The Ink Flag

Raising_the_Ink_Flag_at_Umm_Rashrash_(Eilat).jpg

In 1947, when Britain conceded that it would accept the United Nations-sponsored plan to partition its mandate in Palestine into two states, one Jewish and one Arab, but would not put its forces to enforce the plan, it was yet another sign of Britain’s retreat from empire.

By the day the mandate expired — 15 May 1948 — the Jewish community had declared the establishment of the State of Israel, and four Arab armies were marching towards its borders. As Syrian, Iraqi, Egyptian, and Transjordanian troops (along with battalions from Lebanon, Morocco, Sudan, and Saudi Arabia, as well as a few British officers who commended some of these battalions) entered the mandate, the first Arab–Israeli War began.

The result was not a swift decisive victory hoped by the Arabs. The 10 months of fighting followed, interrupted by several truces, at the end of which Israel controlled all the areas for the proposed Jewish state as well as almost 60% of the area for the Arab state. Jordan managed to hold on to the West Bank and Egypt the Gaza Strip, but their victory was Pyrrhic. Around 700,000 Palestinians were expelled by the conflict and became refuges across the Arab world.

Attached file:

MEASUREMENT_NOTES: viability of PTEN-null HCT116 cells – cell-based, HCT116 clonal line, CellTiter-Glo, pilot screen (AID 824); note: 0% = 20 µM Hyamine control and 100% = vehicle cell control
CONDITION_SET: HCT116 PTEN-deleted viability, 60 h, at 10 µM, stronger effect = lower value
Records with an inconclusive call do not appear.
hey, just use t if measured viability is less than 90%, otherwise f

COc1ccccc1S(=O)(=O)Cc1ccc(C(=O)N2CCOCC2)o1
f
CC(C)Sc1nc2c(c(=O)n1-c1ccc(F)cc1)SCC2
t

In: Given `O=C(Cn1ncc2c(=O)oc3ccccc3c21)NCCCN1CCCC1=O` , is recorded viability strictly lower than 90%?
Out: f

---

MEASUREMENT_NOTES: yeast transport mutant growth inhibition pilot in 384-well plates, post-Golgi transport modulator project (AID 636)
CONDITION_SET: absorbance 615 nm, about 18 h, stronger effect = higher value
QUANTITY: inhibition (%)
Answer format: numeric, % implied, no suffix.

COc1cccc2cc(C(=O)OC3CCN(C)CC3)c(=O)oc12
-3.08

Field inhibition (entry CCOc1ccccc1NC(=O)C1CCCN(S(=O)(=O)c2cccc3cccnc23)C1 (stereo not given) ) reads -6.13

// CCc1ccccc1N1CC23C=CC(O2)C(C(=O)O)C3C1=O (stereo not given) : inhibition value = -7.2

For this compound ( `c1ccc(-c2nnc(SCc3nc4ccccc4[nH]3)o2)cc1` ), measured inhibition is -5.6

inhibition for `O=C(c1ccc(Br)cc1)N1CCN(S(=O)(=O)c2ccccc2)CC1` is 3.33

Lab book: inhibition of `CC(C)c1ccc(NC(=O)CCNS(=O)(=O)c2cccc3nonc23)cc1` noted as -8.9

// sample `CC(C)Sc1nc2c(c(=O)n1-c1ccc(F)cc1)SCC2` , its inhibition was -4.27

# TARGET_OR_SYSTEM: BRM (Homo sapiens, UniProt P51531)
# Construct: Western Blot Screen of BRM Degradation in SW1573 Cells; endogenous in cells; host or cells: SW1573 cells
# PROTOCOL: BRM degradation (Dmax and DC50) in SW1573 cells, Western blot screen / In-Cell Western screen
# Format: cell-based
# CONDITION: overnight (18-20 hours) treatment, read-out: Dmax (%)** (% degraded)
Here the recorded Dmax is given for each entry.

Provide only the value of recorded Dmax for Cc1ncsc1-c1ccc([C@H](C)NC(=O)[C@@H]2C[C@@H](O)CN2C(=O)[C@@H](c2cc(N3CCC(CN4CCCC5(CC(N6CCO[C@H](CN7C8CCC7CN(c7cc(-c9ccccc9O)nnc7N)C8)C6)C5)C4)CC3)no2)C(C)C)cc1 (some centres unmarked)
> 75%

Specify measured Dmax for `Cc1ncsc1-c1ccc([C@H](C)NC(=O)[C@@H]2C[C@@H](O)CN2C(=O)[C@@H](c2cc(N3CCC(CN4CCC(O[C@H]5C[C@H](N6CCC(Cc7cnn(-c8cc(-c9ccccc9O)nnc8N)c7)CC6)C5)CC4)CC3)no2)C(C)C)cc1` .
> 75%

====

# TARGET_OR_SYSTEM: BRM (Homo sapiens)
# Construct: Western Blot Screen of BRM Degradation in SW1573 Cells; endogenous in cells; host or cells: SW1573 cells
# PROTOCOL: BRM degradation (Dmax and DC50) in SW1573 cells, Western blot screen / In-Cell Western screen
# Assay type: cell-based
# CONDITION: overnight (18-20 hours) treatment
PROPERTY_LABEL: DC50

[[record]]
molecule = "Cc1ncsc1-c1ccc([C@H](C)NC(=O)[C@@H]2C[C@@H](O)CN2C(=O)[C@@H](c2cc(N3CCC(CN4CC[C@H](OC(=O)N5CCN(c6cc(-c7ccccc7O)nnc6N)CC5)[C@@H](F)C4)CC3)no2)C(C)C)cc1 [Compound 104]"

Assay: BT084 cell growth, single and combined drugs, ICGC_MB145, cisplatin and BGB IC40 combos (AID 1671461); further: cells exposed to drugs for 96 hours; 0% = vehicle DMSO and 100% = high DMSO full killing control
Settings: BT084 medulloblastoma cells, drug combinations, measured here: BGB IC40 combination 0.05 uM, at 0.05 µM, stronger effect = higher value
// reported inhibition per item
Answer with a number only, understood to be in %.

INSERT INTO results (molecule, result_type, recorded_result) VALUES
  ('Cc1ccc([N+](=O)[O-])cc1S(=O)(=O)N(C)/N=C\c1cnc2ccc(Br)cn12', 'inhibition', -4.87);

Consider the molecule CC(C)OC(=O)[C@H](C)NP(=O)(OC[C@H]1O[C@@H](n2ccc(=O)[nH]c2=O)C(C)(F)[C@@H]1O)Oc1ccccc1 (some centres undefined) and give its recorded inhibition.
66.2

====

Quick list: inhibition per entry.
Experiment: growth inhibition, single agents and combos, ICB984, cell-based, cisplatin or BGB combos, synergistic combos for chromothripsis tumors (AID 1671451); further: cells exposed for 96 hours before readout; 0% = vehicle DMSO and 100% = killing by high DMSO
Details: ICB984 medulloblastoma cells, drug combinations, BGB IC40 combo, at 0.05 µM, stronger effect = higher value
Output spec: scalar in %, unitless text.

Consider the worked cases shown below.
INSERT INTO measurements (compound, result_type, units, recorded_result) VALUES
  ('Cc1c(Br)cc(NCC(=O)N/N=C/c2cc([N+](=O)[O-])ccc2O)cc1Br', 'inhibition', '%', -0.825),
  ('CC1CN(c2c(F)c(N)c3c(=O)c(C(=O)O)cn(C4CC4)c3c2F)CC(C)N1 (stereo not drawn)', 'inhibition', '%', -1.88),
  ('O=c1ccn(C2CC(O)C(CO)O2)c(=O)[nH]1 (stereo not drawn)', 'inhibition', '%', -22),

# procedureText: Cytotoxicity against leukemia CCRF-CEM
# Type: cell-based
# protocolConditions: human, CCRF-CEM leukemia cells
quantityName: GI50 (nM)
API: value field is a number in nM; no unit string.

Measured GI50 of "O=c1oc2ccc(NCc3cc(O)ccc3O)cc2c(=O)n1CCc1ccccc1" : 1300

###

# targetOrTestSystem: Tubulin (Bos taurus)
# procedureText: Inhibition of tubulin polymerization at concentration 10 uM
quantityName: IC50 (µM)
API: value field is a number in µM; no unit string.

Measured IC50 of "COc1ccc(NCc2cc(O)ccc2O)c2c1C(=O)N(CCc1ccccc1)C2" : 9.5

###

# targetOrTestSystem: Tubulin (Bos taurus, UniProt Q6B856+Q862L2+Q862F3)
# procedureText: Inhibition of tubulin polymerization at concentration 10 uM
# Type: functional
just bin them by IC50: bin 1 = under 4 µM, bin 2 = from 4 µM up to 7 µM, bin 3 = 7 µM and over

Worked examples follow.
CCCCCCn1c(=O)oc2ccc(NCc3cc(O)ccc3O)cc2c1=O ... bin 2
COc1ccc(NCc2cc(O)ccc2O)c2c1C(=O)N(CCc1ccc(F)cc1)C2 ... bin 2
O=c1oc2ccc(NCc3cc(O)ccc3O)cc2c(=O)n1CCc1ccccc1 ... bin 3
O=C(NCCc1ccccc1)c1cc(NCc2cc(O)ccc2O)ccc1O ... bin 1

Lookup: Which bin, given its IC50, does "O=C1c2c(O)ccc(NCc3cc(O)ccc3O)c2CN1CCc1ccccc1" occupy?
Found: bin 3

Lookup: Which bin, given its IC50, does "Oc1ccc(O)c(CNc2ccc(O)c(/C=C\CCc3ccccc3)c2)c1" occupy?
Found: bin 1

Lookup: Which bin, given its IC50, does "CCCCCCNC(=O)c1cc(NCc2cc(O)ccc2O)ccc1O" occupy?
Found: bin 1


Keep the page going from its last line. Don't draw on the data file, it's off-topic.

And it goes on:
800px-PikiWiki_Israel_21301_The_Palmach

The photo above was taken at the very last campaign of the war, as the Israelis pressed on into the southern Negev desert. Outside the abandoned British police post at Umm Al-Rashrash, on the west side of the Gulf of Aqaba (the biblical Elath), the Israelis raised a makeshift flag which would soon be immortalized as the Ink Flag; it said something about the state of Israeli army in 1949 that the brigade did not even have a flag, and the soldiers used a sheet, drew two ink stripes, and sewed on a Star of David torn off a first-aid kit.  The photo — reminiscent of the flag raising on Iwo Jima just a few years earlier — was taken by the soldier Micha Perry.

714px-PikiWiki_Israel_21302_The_Palmach.jpg

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2 thoughts on “The Ink Flag

  1. What a tragedy. I can’t even imagine what would make people think creating a colonial ethnostate was a good idea 3 years after WWII.

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